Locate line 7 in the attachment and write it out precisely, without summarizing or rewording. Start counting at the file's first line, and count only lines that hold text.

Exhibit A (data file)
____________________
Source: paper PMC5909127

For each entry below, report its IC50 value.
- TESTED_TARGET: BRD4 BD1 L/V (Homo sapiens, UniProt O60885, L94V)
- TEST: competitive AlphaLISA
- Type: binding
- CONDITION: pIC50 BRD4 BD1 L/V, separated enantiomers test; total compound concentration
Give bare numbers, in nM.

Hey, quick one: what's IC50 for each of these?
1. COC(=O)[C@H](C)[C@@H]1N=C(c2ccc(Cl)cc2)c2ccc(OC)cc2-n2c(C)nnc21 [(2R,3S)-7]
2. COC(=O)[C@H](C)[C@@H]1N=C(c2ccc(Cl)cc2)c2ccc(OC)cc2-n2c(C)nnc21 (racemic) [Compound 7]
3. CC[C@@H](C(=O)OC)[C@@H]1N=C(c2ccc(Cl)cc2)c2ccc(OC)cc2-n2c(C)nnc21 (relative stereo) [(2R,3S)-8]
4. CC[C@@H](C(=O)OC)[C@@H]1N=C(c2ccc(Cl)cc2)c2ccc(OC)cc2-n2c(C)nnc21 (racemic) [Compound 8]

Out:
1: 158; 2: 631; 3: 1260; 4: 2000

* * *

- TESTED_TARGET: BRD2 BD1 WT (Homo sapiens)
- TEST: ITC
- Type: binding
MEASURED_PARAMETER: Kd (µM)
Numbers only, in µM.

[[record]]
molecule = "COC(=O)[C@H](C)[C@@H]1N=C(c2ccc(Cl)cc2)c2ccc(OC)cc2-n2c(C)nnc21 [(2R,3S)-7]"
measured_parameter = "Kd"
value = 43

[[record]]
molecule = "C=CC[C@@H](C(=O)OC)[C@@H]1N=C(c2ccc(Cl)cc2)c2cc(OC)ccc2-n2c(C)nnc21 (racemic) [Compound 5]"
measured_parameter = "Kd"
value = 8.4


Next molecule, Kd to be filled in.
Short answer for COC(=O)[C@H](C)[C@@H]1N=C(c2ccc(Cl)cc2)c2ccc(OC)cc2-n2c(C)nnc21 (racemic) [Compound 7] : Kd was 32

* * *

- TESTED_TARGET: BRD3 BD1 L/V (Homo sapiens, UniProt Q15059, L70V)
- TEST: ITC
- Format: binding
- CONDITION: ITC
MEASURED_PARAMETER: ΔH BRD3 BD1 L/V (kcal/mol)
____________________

Give bare numbers, in nM.